By: Teacher Evelyn J. Hagger
Praise the Lord! We are headed toward the finish line for this series. I have personally been tremendously blessed walking through the word with you, and seeing how Jesus willingly came on the scene in each case. Each individual was so much better after Jesus Changed Their Season.
Today, our lesson comes from a familiar passage of scripture in Luke 19:1-9. Our character is someone who was unpopular and hated back then and in some circles even today, the feeling is the same. Let me give you the following background information: Zacchaeus was a man short in stature, became rich off the backs of fellow Jews, and was considered a traitor to the Jews because he worked for the Roman government as a tax collector. Now watch this: But Jesus loved Zacchaeus.
Jesus made himself a guest in the tax collector’s house against the wishes of the crowd. The word says, “The crowds were displeased. He has gone to the house of a notorious sinner, they grumbled.” Good people, Zacchaeus is the very type of individual for whom Jesus gave his life! Even though Zacchaeus was a thief, gouged the people and was looked upon as a traitor, Jesus loved him, had compassion for him and refused to judge him. In response to Jesus’ love, Zacchaeus got converted and he was saved!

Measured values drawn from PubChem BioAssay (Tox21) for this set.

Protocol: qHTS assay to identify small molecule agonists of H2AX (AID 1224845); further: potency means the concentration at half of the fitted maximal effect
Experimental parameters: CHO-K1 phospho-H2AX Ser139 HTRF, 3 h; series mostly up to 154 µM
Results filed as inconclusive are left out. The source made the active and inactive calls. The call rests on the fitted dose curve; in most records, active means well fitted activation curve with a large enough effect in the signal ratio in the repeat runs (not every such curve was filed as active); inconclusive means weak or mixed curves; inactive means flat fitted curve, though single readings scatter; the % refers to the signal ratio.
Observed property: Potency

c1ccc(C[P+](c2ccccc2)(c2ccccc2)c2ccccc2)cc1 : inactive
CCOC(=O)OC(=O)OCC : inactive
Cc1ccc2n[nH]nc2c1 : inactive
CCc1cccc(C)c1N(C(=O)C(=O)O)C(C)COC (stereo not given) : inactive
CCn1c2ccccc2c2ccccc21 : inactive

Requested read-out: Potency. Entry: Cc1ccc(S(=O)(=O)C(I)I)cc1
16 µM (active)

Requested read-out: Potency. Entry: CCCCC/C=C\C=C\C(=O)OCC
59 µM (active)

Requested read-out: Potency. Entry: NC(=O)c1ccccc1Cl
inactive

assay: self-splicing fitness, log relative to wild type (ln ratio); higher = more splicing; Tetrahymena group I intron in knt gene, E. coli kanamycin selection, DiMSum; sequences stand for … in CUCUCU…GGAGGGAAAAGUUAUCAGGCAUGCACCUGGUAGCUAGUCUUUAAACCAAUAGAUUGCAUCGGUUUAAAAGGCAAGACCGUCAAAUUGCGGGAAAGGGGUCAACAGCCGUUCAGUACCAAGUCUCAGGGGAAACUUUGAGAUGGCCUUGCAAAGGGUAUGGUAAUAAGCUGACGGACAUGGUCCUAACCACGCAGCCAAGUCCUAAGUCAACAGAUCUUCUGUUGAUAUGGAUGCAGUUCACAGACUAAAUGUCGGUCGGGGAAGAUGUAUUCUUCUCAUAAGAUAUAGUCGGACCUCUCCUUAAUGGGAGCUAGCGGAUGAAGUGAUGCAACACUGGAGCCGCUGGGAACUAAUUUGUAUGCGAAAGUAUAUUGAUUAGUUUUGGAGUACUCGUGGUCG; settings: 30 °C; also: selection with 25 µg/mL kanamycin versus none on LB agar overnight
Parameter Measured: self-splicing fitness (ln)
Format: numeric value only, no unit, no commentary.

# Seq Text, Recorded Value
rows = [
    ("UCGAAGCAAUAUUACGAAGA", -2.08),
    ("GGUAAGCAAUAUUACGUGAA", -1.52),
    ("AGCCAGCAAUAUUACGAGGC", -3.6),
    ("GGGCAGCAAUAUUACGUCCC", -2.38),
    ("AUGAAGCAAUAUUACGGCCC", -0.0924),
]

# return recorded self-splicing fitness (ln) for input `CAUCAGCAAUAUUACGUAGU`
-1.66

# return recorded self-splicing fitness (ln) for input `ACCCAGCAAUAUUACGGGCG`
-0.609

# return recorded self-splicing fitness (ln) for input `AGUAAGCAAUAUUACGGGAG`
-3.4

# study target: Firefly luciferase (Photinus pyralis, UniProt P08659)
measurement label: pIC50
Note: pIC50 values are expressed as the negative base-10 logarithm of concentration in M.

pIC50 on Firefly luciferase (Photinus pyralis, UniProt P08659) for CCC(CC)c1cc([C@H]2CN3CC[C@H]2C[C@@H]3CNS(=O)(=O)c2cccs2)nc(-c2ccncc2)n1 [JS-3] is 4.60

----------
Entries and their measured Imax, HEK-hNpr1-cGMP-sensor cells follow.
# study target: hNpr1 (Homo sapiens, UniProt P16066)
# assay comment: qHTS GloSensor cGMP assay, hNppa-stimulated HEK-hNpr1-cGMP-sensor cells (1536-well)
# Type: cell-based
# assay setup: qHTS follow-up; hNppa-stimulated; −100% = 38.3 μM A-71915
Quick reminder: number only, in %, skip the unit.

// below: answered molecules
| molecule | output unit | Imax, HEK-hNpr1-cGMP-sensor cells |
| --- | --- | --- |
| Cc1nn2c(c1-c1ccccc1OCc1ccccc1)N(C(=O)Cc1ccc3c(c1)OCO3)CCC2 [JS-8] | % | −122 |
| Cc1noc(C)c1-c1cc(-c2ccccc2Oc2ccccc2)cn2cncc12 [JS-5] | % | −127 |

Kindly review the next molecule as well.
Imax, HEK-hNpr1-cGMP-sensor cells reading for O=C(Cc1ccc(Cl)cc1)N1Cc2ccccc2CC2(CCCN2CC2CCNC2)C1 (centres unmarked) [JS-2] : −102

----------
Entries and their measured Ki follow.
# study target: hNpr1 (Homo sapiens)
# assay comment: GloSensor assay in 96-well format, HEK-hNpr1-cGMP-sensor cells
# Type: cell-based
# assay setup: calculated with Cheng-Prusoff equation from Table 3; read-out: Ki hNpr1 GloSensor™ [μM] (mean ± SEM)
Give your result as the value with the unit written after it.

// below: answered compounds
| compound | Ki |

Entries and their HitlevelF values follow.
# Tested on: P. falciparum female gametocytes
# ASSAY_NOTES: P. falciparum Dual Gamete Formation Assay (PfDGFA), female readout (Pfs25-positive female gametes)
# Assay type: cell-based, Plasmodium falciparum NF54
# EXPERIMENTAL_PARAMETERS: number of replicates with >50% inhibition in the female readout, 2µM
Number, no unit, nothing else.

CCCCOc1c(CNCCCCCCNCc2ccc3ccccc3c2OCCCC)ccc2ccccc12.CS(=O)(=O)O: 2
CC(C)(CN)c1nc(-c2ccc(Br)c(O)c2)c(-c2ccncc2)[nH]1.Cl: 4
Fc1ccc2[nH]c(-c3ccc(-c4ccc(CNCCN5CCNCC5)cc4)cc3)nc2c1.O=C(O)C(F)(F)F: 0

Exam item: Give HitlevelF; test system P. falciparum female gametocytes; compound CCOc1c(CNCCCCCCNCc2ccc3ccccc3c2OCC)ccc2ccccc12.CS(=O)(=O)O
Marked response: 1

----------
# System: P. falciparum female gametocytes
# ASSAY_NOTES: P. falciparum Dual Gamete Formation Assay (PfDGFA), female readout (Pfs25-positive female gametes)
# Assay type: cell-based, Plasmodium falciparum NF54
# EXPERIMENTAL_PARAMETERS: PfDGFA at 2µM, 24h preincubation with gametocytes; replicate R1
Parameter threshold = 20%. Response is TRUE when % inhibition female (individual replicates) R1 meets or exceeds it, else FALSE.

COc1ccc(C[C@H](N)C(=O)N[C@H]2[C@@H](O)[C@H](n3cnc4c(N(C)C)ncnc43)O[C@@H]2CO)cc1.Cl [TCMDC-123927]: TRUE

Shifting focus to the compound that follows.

Friends, in every society there are those who come across as above the law or untouchable because of their immoral behavior, position in the community, their family pedigree, their wealth, and the list goes on. However, this is not our cue to avoid them. On the contrary, these traits alone should serve as an open door for us to minister the Gospel, the Good News to them. Like Jesus during his time, we should not buckle under social pressures and avoid taking the Gospel to them. They are the ones who need the word.
What I admire about Zacchaeus is this: he knew he needed to change. And according to the word in verse 8, his declaration to repay the poor with interest was a sure sign that upon meeting Jesus, his season had started to change. What we see here in scripture is an inward change of heart represented by an outward act of restitution.
We can learn at least two lessons from Zacchaeus. First, he knew he needed a life change, and I personally believe that’s why he climbed the sycamore tree to see the man who would change his season forever. Secondly, he shows us that it is never enough to follow Jesus with our heart or just with our head. We must show a change by our faith actions and changed behavior. Jesus wants to change your season for eternity. Question: What changes do you need to make for this to happen? In verse 10, Jesus says, “I came to seek and to save such souls as Zacchaeus.” Know this day that Jesus came to save you.
(If you are being blessed by these messages, feel free to call or write: Teacher Evelyn J. Hagger – P. O. Box 22736 – Beaumont, Texas 77720-2736 – (409) 866-2210; or e-mail me at: firstname.lastname@example.org. I would love to hear from you.
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